The album is still leaps and bounds ahead of pretty much everything else around at the moment. You can still hear the quality at the core of the songs, even though the production and Doherty's unfortunate state of health have had a detrimental effect over the album as a whole. On a positive note, the album portrays the rise in confidence of Carl Barat. Primarily a guitarist on the first record, Barat really finds his voice on The Libertines. In the songs with both on vocals, Barat often seems to be carrying his friend. In fact most of the stand out songs on the album are fronted by Barat; the turbo-charged "narcissist" and the anthemic "road to ruin" to name but two.
The real high point, and the song that sums up the whole Libertines pantomime is the magnificent "What became of the likely lads?" Fittingly, perhaps,the question is rhetorical.
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on 7 August 2004
anyone who likes the more melodic style of the new album should know that this is pete's influence. I was delighted to hear more of an influence from the babyshambles work permeating the libertines new songs.
The album brought to life some of the fantastic songs (e.g. what katie did and especially the lively but haunting can't stand me now) of which I had only previously heard dodgy demos and bootlegs.
As a fan since early 2002 i think its brilliant that a band as troubled as the libertines can still kick out breathtaking music like this album.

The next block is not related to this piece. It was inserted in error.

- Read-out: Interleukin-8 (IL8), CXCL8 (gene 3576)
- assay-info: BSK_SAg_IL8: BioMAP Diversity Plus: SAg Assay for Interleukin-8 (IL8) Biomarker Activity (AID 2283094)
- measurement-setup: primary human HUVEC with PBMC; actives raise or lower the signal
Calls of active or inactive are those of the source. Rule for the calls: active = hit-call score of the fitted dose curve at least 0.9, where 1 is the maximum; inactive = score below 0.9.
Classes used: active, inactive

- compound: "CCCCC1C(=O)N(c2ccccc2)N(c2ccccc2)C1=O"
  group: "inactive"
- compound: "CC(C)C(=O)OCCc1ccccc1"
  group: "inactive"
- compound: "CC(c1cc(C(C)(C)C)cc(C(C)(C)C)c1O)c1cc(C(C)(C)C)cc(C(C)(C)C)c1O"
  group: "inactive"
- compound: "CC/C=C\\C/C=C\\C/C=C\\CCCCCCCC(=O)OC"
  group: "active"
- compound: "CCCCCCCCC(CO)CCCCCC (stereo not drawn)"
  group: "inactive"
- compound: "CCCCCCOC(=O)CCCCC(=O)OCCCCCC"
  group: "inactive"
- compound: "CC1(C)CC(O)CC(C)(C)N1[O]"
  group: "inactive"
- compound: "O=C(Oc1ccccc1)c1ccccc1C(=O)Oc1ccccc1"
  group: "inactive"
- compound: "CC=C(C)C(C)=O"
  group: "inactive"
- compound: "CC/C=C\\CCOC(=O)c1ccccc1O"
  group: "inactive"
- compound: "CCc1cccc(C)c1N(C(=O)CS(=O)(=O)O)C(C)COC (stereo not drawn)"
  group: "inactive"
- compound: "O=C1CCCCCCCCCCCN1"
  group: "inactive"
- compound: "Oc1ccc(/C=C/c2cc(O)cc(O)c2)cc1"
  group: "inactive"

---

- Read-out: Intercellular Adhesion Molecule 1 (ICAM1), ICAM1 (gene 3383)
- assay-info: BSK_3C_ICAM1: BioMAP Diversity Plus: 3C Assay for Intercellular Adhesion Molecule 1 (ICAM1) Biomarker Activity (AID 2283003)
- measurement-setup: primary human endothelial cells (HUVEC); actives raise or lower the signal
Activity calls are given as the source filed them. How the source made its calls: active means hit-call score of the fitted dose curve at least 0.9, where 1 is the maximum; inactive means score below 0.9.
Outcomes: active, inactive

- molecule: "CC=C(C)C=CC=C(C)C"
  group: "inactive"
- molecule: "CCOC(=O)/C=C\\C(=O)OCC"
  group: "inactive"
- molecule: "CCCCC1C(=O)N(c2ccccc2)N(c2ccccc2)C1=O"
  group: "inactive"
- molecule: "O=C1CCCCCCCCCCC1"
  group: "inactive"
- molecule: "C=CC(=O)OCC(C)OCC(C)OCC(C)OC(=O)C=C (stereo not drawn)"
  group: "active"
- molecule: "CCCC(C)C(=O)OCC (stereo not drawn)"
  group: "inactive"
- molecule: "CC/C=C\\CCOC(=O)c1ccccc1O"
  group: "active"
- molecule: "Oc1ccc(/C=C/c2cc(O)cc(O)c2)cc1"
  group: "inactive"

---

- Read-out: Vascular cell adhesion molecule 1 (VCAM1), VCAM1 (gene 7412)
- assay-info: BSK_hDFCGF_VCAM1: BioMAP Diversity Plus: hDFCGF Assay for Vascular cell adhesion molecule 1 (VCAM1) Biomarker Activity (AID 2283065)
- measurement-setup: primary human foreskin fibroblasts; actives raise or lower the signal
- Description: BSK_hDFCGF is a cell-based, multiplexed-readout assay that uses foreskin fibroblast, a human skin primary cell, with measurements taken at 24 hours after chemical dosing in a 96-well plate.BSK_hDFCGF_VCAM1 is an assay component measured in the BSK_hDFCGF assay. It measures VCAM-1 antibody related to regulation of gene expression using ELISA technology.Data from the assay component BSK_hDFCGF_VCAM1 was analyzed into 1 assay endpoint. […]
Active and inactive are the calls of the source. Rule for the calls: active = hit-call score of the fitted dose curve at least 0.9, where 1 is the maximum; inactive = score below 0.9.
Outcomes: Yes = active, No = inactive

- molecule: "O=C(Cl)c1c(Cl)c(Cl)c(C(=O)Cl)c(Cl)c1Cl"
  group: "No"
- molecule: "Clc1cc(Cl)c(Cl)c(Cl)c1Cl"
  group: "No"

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on 24 July 2004
This album grows on you everytime you listen to it and it is possibly even better than Up The Bracket! The Libertines have matured not only in their music but also as people since the release of their debut album. Cant Stand Me, their first single off the album is catchy and in the classic libertines style and it is about the spiky relationship between Peter and Carl ("You shut me out and you blamed it on the brown") which is what most of this album is about with songs such as Campaign of Hate, What Became of the Likely Lads and The Saga. What Katie Did is one of the catchiest pop tunes i have ever heard but it is full of heartache as it is based on a girl who got lost in drugs, which has lots of references in this album, as it did in Up the Bracket.
Im just glad that Pete and Carl managed to put their problems behind them to finish this amazing album!
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TOP 500 REVIEWERon 2 October 2013
The Libertines' self entitled second and final album was an excellent follow up to 'Up The Bracket', I'm still not sure if it is superior, despite being more successful, but it's definitely five star worthy.

The album instantly reached the top spot in the UK and contains the band's biggest hit 'Can't Stand Me Now' and their final single 'What Became of the Likely Lads'. There is quite a sadness to this album which the debut didn't really have, as most of the songs tell the story of the volatile relationship between the band's singer/guitarist front men Carl Barât and Pete Doherty. The lyrics are obviously then more heartfelt, some tracks have a much more melodic style, but a lot of the songs remain as catchy as ever, notably 'What Katie Did'.

'What Became Of The Likely Lads' is one of The Libertines' best songs, and the perfect way to close the album out. The track is most fitting, essentially it's a happy tune, upbeat and jolly, but when you concentrate on the lyrics, you'll realise how touching it is considering the back story. The nostalgic lyrics are filled with moments of bitterness and sadness, and refer to the breakdown of the friendship between Pete and Carl, and the subsequent collapse of The Libertines.